Willie Elliott grew up in Beaver Falls, Pennsylvania, just as the steel mills were shutting down. His father, a train conductor and engineer, was frequently laid off; his mother worked as a waitress and in warehouses to help make ends meet. The family experienced several bouts of homelessness.
During his senior year, Elliott became a born-again Christian and dropped out of high school to launch a mission serving alcoholics. After two exhausting years, he decided to earn his GED and was accepted at Geneva College, a small Christian school where he studied philosophy and graduated. But from there his educational path and career faltered again. His parents told him they would help pay for him to attend law school, but they were evicted from their home shortly after he enrolled. Elliott ended up withdrawing from school and joining the military. By the time he earned his Master of Social Work and PhD from Washington University in St. Louis, he was nearly forty years old.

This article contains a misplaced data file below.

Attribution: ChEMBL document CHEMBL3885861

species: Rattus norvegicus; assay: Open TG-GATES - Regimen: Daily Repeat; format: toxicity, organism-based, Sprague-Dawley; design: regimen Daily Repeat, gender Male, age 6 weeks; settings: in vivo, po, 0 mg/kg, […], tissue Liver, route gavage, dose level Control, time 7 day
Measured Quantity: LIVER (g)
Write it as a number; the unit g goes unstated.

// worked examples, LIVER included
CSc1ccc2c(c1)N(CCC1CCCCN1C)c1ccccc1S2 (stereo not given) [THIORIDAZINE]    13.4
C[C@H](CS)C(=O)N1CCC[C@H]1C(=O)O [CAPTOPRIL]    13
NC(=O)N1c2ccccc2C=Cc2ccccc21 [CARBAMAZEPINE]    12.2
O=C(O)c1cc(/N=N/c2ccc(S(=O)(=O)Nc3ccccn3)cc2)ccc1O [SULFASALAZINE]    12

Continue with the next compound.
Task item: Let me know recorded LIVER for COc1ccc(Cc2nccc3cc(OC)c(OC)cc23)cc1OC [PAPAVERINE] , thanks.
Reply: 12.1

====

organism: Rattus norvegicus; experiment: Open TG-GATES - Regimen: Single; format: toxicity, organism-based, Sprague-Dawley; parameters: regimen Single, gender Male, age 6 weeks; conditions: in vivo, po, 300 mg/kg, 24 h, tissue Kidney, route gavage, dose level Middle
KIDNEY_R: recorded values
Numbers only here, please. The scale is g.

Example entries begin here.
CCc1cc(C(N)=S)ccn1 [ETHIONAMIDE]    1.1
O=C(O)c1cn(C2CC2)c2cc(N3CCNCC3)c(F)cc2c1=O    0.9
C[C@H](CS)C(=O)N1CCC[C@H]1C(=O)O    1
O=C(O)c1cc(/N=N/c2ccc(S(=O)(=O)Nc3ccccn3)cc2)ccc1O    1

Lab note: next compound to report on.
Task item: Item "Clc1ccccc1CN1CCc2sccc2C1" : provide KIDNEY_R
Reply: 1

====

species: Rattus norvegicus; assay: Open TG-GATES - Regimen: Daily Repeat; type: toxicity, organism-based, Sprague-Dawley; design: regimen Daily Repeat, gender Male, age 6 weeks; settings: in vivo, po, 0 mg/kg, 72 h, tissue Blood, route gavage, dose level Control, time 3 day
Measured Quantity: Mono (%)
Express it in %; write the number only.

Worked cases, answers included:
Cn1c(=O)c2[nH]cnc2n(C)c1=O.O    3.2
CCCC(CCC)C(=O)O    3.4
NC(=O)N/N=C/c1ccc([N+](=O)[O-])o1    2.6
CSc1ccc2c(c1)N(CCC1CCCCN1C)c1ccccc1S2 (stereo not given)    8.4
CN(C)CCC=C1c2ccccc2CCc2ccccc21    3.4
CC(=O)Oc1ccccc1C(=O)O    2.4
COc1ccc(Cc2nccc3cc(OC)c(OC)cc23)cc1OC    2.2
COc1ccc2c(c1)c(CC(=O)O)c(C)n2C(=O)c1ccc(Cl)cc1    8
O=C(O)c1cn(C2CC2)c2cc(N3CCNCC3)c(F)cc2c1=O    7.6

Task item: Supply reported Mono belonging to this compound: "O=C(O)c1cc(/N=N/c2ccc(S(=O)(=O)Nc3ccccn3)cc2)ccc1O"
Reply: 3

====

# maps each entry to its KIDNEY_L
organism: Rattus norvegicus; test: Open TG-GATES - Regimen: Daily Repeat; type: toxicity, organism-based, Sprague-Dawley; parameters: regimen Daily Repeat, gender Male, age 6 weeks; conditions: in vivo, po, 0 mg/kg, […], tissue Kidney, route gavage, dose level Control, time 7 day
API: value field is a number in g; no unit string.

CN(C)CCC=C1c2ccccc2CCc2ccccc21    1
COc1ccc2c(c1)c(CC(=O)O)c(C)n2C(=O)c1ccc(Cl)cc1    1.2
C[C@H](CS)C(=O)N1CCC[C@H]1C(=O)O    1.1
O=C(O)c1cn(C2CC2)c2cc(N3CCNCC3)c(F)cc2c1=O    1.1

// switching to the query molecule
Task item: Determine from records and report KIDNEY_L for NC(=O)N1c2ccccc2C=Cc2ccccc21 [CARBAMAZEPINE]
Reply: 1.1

Today Elliott tests theories about what could make it more likely that kids coming up the hard way will succeed. One finding he and other academic researchers have confirmed may surprise you. When kids have even a small savings account in their name, it increases the chance they will persevere and do what it takes to get through college. Among kids who expect to graduate from college, the income of their parents makes little difference in the chances that they will actually enroll. But whether or not they have a savings account in their own name makes an enormous difference. Those who have an account are about seven times more likely to attend college than similar youth who did not have an account. A savings account also increases the chance that they will persevere and do what it takes to get through college. Those with a savings account opened for them as children are about twice as likely as their peers without savings to have graduated or to be on course to graduate from a two- or four-year college by age twenty-three.